d] It would also be possible to increase the free allowance for people with special needs, for example those using dialysis machines. (This is of course quite different from means-testing, in the sense of providing extra for those with incomes below a particular threshold – see (b) above).
e] I proposed above that the middle tier (above the free basic tier) would be charged at something like the existing price. But does this mean the sort of price we have enjoyed until the past year or so or the current price? That is up for debate. My suggestion is that the Government would take a view as to what is the likely average level of pricing over the next 10 years and use this as the benchmark, rather than the current high levels that have been provoked in part at least by the war in Ukraine.
f] I proposed above that the third or upper tier would be charged at a substantially higher price. There are at least three issues here. First, I am assuming that it is better to charge at a higher price rather than use rationing: that at least preserves individual choice as to how to use their money. Second, I am assuming that a higher price would nudge us all towards greener behaviour and that this is a good thing. Third, I am assuming that the higher price would bring in some of the funds needed to fund the free allowance.
g] This latter point raises the larger question of how this scheme – and in particular the first tier - would be funded.
- One approach would be to draw a parallel with COVID or with support to Ukraine – these are national emergencies, so we must spend what is needed and cover the costs through taxation over the coming years. This assumes that the emergency is short-term and that any special measures should also be short term. (This applies also to Labour’s proposal for freezing the energy price cap – expensive but meant just for the short-term).
- My proposal is intended to be read as a scheme that would remain in place for the long-term. So while emergency funding by the Exchequer may be needed initially, to get the scheme running, in the medium term it would need in part at least to be self-sustaining.
- The top tier of the scheme (with the high price) might recoup sufficient surplus to pay for the bottom (free) tier – I have not been able to model this however.
- There might (as some advocate) be windfall taxes on the energy companies.
- Insofar as the top tier of the scheme plays a significant role in weaning people off profligate energy consumption, it might be accounted as part of national investment in greener living. Indeed, the scheme could be seen as part of a larger package of climate-related measures.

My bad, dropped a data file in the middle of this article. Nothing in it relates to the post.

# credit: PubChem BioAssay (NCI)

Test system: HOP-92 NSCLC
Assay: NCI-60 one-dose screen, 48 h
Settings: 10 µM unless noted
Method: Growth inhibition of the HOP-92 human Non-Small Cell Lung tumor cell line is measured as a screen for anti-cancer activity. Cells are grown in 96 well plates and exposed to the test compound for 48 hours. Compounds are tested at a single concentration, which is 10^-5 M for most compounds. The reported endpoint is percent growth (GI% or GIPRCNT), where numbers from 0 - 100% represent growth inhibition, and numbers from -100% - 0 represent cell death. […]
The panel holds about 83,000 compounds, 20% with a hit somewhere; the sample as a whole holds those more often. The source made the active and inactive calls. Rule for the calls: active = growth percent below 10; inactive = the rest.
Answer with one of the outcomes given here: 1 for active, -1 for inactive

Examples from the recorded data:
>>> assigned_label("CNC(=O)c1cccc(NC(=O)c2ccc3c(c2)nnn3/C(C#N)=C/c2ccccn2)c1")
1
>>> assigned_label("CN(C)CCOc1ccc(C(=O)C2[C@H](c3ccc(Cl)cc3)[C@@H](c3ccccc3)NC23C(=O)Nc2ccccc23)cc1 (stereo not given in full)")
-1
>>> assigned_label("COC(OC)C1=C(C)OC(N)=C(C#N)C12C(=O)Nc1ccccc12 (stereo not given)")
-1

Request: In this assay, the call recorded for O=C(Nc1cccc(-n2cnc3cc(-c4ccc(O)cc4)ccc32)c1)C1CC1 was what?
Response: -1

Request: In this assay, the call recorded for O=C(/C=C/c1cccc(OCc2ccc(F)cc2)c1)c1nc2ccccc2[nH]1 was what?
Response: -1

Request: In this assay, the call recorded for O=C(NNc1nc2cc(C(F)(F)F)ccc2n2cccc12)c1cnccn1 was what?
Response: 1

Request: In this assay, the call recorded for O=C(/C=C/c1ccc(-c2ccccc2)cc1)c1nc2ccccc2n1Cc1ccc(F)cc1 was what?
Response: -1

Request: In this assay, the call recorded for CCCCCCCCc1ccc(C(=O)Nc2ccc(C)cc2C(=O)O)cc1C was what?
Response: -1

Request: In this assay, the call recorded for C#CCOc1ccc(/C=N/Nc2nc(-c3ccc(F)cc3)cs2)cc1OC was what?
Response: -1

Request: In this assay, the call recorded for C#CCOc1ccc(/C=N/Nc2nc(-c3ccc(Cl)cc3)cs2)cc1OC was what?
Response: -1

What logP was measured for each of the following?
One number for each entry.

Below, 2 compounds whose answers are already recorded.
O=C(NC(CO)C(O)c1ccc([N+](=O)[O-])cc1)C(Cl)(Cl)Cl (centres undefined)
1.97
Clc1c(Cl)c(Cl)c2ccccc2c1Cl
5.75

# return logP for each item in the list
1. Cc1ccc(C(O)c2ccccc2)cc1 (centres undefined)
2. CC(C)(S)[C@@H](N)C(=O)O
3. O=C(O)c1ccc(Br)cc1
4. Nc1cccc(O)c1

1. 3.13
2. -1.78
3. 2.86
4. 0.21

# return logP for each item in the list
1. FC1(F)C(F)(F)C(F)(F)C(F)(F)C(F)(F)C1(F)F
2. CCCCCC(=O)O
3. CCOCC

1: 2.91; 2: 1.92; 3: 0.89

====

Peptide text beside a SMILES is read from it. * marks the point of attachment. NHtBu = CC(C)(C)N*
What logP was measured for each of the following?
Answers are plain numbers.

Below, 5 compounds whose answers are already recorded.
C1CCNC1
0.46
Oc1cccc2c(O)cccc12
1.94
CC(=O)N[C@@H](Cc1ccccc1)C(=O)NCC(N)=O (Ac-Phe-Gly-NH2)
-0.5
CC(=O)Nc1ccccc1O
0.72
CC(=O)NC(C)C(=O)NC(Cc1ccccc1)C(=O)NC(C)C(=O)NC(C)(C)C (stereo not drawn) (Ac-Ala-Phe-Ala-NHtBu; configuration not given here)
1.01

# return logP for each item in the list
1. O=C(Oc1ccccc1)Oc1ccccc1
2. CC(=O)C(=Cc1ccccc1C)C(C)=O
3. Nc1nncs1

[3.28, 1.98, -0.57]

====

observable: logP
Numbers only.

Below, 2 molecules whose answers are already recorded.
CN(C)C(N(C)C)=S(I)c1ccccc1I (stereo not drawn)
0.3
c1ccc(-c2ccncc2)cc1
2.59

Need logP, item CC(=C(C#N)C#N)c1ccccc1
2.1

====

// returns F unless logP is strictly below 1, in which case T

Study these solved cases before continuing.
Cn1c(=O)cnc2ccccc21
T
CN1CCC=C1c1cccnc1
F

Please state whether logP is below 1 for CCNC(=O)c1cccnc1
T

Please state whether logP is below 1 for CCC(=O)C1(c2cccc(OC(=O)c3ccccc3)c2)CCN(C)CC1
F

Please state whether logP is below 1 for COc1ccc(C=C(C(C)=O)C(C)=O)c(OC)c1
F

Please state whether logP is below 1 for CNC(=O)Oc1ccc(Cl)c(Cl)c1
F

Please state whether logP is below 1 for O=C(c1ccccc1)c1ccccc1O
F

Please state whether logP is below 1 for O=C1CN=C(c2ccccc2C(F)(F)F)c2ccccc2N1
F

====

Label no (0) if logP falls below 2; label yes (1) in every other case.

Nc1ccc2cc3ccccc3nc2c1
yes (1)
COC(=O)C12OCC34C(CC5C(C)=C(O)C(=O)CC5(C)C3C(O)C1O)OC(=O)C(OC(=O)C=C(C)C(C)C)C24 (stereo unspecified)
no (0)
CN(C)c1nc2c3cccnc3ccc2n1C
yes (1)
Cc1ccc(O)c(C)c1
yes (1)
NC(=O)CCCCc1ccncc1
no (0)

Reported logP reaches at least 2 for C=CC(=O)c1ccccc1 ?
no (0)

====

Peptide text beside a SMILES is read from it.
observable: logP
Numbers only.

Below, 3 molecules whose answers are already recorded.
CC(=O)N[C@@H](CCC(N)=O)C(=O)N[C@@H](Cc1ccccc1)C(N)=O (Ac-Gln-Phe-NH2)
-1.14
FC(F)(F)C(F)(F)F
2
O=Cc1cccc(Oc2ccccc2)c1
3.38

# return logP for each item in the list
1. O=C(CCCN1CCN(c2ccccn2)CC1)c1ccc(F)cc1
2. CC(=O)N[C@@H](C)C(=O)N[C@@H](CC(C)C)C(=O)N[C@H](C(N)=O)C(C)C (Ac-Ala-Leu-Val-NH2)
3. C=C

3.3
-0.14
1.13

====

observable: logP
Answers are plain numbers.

The proposal adds two further concerns:
- The need to fine tune aid to other needs of certain sub-groups: such as ‘people who need more energy, because of their age, disabilities, household size, or housing conditions’. They envisage ‘audits of each home’ so as ‘make sure needs are met’.
- Their wish to impose windfall taxes on energy companies, as a major element in the financing of the scheme.
b] Stephen Fitzpatrick at Ovo Energy company has also just made a similar proposal, but without going into detail (including on costing).
c] Most recently, the New Economics Foundation has published Alfie Stirling and Dominic Caddick, Warm Homes, Cool Planet (September 2022). This does some costings of the scheme, and thus goes beyond my own proposal.
d] Chaitanya Kumar at the New Economics Foundation has compared the various reform schemes on offer, including the one above – see “Rising Block Tariffs for energy with an initial free block of energy”. This appears as among the most effective of the reform proposals in terms of impact on most vulnerable target groups. It also appears as being neutral in terms of costs to government – this seems to assume, as I do, that the higher levels of consumption would and could be charged at a rate sufficient to produce the same overall yield as at present, with no need additional subsidy from general taxes (or elsewhere).
e] All these proposals also sit well with arguments around Universal Basic Services: Universal Basic Services – UBS – sustainable social safety for the 21st century.
This note has greatly benefitted from discussions with Chris Martin, Professor of Economics at the University of Bath.
All articles posted on this blog give the views of the author(s), and not the position of the IPR, nor of the University of Bath.